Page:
You’ve set off on a road trip. The windows are down, the music’s pumping and your pup is there with you. Things are going well…until you realise that your four-legged pal is under the weather and proceeds to regurgitate their brekky on your backseat. Many dog owners will have faced this scenario before and understand that motion-sickness can be a real issue for some pets.
So, to save you the indignity of that clean-up, we’ve compiled all the information you need to know about the causes, symptoms and treatments for pet motion-sickness.*
Causes of Pet Motion-Sickness:
Similar to human children, puppies and young dogs are far more likely to experience motion-sickness than older pets. This is because of their relative lack of development when it comes to ear structures. The vestibular systems that maintain balance and equilibrium aren’t fully formed, leading to pronounced nausea when in a moving vehicle.
However, the power of associative behaviour is very strong when it comes to motion-sickness. A pet may react in this way because they have had negative early life experiences with travel and vehicles. They may begin to associate the car with sickness, which is why it is highly important to intervene and treat motion sickness as early as possible. The anxiety of being in this different environment can often worsen existing nausea symptoms, creating a challenging cycle of physical and emotional responses.
Symptoms of Pet Motion-Sickness
While we usually associate human car-sickness with green-tinged faces and vomiting, it affects animals in a variety of ways which aren’t always quite so obvious.
Keep a look out for the following symptoms:
- sluggishness and lethargy
- fear of cars
- excessive drooling
- excessive smacking/licking lips
Treatment of Pet Motion-Sickness:
- Make sure your pet is facing the front, rather than the side in order to curb the disorienting effects of car travel. Use a specially designed dog-seat belt to secure them in this position, or a crate. While the crate may not have them facing forwards, it will keep them safe, more stationary and offer an easier alternative for cleaning, if an accident occurs. It’s very important to never seat your dog in the front passenger seat, because the risk of air-bags inflation poses a potential danger.
- Plan for a longer trip duration, so you can account for short breaks that allow your pet to get fresh air and feel stabilised. Ensuring that they are well-exercised beforehand will likely reduce some of their potential anxiety and make for a calmer experience.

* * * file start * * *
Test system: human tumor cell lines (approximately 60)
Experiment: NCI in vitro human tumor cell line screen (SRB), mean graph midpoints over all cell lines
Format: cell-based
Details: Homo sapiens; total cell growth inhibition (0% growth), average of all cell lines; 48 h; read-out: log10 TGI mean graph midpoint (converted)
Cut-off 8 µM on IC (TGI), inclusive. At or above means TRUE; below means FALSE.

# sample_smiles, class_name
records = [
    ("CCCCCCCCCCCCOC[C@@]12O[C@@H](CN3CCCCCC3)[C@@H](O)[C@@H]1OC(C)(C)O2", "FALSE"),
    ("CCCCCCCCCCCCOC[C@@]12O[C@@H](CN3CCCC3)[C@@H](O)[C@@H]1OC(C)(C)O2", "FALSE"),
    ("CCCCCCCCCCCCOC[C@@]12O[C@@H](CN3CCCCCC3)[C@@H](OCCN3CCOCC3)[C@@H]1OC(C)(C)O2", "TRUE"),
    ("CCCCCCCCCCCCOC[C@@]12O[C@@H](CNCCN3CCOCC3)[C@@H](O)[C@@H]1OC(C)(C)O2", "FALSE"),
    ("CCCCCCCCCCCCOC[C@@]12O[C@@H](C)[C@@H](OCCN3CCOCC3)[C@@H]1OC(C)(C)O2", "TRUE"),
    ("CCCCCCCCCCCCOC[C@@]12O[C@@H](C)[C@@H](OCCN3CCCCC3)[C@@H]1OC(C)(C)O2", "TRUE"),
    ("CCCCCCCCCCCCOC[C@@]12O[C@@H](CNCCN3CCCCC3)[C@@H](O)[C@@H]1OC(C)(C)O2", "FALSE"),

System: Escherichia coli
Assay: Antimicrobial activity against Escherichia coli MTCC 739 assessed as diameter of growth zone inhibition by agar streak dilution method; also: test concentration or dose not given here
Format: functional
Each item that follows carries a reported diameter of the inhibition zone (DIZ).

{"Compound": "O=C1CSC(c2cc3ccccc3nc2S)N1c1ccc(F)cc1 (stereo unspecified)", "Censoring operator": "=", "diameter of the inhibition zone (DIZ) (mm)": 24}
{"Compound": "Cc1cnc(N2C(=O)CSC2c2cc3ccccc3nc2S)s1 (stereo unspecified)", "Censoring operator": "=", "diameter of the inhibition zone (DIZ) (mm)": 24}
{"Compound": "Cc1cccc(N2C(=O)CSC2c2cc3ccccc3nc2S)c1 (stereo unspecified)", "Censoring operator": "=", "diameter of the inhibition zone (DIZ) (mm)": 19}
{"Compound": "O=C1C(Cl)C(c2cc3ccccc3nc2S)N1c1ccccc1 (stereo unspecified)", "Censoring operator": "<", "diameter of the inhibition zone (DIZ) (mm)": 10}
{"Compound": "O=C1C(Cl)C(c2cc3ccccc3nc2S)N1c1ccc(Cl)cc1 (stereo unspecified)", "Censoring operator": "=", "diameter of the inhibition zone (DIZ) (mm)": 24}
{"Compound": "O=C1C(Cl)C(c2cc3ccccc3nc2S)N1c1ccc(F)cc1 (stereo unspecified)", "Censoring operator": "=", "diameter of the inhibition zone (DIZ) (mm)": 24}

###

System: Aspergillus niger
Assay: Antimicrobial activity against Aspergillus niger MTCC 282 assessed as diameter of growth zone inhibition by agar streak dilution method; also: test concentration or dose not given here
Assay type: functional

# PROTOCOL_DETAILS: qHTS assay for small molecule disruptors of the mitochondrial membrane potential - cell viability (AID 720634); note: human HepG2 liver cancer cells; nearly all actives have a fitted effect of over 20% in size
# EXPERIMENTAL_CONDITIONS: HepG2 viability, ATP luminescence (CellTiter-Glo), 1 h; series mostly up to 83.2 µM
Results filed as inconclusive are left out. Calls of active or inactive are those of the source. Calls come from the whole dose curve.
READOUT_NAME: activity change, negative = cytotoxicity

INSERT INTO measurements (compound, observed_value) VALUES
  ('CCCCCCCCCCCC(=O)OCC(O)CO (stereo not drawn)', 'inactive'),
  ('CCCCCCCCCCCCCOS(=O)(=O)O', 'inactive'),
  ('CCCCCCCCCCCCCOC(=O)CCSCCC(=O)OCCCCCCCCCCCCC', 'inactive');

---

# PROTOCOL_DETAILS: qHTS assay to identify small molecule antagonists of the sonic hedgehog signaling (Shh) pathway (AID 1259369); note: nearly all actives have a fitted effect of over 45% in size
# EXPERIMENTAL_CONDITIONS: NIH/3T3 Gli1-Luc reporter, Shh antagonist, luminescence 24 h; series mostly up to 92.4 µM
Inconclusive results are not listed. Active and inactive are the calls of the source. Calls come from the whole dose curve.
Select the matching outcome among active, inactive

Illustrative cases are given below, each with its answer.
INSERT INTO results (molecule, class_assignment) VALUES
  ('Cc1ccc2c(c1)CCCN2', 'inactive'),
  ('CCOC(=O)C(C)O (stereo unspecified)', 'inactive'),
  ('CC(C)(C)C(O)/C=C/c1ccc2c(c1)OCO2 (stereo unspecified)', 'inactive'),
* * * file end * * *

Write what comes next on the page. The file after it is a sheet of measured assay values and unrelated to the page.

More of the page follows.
- Ensure that the windows are opened slightly, keeping the car cool and ventilated whilst balancing the air pressure inside and outside the vehicle. This helps your pet adjust to the difference between the two less sharply, which reduces disorientation.
- Consider using a calming collars and pressure wrap to prevent the nausea/anxiety cycle and association from taking hold.
- Avoid big meals before driving – when a pet is driving on a full stomach, the likelihood of illness will understandably increase. Taking extra water on longer trips is a must.
- Sugary treats such as jellybeans should reduce motion-sickness and curb the nausea. But it’s crucial to never use chocolate as this will elicit a highly negative reaction in your animals.
- Ginger treats, specially made for dogs, are a great option because ginger naturally eases nausea. Be aware that while dogs over 7.5 kilos can handle up to 500mg of ginger, smaller dogs should have no more than 250g.
- If your pet continues to suffer motion-sickness, consult your vet for appropriate medications and dosages which can alleviate symptoms safely.
A Note on Treating Car-Related Associations:
Is your dog is older but still experiencing motion-sickness? If so, it’s highly likely they have some negative associations with the car from early life experience. Many pets will also associate vehicles with going to the vet or similar. To interrupt this cycle, try some of the following suggestions:
- Spend some time in the car with the engine off
- Work with them to approach the car, without getting in
- Use different vehicles if possible, so they don’t associate with a specific car
- Take shorter trips where possible to grow their tolerance
- By offering a treat when they successfully travel in the car, you will gradually change their association
- Make sure to give them a break between long car trips, of at least a few weeks if possible
- Offer them special toys that are only available to them in the car
- To combat any negative vet-related associations, take plenty of short trips to more relaxed environments like the park.
*This is intended as general information and is no way a substitute for targeted and personalised veterinary advice.